Newswise — October 16, 2013 -- An open surgical procedure called bilateral neck exploration (BNE) has been the gold standard operation for treating patients with primary hyperparathyroidism. But the development of a minimally invasive procedure to remove the parathyroid gland now offers a new option. A study designed to compare cure rates, postoperative pain, cosmetic satisfaction, and length of the procedure and of the hospital stay for patients with hyperparathyroidism who underwent BNE versus minimally invasive video-assisted (MIVAP) parathyroidectomy will be presented in a poster at the 83rd Annual Meeting of the American Thyroid Association, October 16-20, 2013, in San Juan, Puerto Rico.
Youben Fan, from Affiliated Sixth People's Hospital, Shanghai, China, reports no difference in cure rates between the two approaches, or in the frequency with which treated patients have persistent or recurrent hyperparathyroidism. MIVAP demonstrated several advantages compared to BNE, including a lower incidence of early severe hypocalcemia, a higher cosmetic satisfaction rate, shorter operations, less postoperative pain, and shorter hospital stays. These findings are presented in the poster entitled "Minimally Invasive Video-assisted Parathyroidectomy Compared with the Conventional Open Operation for Primary Hyperparathyroidism: A Randomized Controlled Trial."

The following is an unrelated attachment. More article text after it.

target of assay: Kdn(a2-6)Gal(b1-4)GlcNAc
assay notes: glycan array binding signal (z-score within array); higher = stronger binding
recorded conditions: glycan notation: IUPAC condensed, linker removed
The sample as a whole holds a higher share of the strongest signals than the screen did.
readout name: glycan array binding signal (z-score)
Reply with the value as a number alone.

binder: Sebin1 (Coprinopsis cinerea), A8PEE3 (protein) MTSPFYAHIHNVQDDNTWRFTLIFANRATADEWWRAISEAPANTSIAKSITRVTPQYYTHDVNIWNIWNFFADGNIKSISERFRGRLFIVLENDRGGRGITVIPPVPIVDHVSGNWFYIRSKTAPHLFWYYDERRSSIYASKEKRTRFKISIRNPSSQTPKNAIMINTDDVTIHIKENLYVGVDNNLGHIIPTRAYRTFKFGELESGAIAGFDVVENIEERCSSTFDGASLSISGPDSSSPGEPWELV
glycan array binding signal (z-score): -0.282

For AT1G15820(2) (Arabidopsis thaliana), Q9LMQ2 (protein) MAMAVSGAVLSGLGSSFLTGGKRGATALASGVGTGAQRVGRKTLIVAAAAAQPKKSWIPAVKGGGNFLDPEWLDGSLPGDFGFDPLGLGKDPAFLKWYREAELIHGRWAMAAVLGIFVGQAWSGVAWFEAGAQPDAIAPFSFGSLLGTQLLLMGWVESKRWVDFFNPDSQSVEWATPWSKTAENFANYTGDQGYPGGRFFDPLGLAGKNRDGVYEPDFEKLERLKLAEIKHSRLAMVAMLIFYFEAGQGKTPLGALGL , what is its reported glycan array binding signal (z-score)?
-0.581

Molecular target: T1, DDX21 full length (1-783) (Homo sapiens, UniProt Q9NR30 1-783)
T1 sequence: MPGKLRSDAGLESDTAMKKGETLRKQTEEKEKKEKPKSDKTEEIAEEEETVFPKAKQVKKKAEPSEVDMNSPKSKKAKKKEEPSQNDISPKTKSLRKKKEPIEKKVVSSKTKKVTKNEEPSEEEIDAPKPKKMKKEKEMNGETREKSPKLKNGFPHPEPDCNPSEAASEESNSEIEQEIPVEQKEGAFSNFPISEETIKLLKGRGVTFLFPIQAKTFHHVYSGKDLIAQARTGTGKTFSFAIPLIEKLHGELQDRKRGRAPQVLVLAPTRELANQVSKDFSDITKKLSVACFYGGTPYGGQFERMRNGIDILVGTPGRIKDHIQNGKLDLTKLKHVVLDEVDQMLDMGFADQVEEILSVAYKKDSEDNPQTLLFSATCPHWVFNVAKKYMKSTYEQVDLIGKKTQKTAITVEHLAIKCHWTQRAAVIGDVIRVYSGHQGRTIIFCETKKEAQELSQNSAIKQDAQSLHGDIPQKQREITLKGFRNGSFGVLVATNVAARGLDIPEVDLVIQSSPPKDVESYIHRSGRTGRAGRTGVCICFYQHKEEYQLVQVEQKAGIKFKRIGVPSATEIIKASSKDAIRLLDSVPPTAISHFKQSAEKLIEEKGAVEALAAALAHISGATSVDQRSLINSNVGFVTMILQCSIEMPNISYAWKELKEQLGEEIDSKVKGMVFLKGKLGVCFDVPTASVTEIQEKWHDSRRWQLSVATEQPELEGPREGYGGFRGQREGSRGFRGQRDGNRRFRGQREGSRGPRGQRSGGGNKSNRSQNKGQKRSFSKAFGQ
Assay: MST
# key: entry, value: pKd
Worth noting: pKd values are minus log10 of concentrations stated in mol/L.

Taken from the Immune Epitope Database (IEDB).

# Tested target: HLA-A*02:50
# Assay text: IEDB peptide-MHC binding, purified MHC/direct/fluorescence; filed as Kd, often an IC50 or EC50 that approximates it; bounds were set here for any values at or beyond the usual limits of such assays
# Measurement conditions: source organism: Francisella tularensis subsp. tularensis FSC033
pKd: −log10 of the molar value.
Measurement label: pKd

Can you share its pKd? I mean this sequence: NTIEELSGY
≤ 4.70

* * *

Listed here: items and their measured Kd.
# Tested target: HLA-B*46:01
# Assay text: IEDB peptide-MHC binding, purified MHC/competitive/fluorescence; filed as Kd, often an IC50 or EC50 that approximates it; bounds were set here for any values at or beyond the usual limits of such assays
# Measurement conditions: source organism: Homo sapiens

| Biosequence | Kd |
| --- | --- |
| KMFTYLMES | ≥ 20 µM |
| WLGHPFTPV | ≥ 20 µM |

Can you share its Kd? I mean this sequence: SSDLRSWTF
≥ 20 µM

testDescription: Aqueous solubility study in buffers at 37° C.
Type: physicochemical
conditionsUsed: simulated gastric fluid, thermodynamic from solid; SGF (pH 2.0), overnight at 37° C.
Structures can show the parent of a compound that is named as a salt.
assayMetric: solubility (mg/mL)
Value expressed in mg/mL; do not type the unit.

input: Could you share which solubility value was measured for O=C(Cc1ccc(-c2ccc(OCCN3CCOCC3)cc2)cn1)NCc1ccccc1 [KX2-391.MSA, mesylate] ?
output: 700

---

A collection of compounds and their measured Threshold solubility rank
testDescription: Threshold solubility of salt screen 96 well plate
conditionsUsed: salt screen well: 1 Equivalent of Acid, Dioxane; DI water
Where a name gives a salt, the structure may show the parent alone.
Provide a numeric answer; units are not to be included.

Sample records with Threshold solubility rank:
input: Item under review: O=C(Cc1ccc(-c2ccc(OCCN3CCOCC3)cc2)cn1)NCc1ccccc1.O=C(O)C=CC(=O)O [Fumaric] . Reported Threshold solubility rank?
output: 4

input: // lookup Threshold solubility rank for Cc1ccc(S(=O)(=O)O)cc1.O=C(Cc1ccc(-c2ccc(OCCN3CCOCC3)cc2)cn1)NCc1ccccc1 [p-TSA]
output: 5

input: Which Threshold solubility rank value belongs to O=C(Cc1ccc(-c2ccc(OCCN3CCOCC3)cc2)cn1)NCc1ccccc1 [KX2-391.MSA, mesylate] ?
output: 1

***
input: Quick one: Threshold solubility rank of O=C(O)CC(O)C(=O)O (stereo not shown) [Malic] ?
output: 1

"Primary hyperparathyroidism is a common condition for which parathyroidectomy is curative," says Julie Ann Sosa, MD, Program Committee Co-Chair; Professor of Surgery and Medicine, Chief, Section of Endocrine Surgery, and Director of Health Services Research, Department of Surgery, Duke University School of Medicine; and Leader, Endocrine Neoplasia Diseases Group, Duke Cancer Institute and Duke Clinical Research Institute, Durham, NC.
"While bilateral neck exploration has been the traditional approach, minimally invasive parathyroidectomy has emerged as an alternative technique associated with improved patient outcomes, largely based on retrospective, single institution or surgeon clinical series. This report is potentially exciting because it represents a randomized controlled trial and specifically looks at minimally invasive, video-assisted parathyroidectomy as compared to traditional open parathyroidectomy."
About the ATAThe American Thyroid Association (ATA) is the leading worldwide organization dedicated to the advancement, understanding, prevention, diagnosis and treatment of thyroid disorders and thyroid cancer. ATA is an international individual membership organization with over 1,700 members from 43 countries around the world. Celebrating its 90th anniversary, ATA delivers its mission through several key endeavors: the publication of highly regarded monthly journals, THYROID, Clinical Thyroidology (CT), VideoEndocrinology and CT for Patients; annual scientific meetings; biennial clinical and research symposia; research grant programs for young investigators, support of online professional, public and patient educational programs through www.thyroid.org; and the development of guidelines for clinical management of thyroid disease. Visit www.thyroid.org for more information.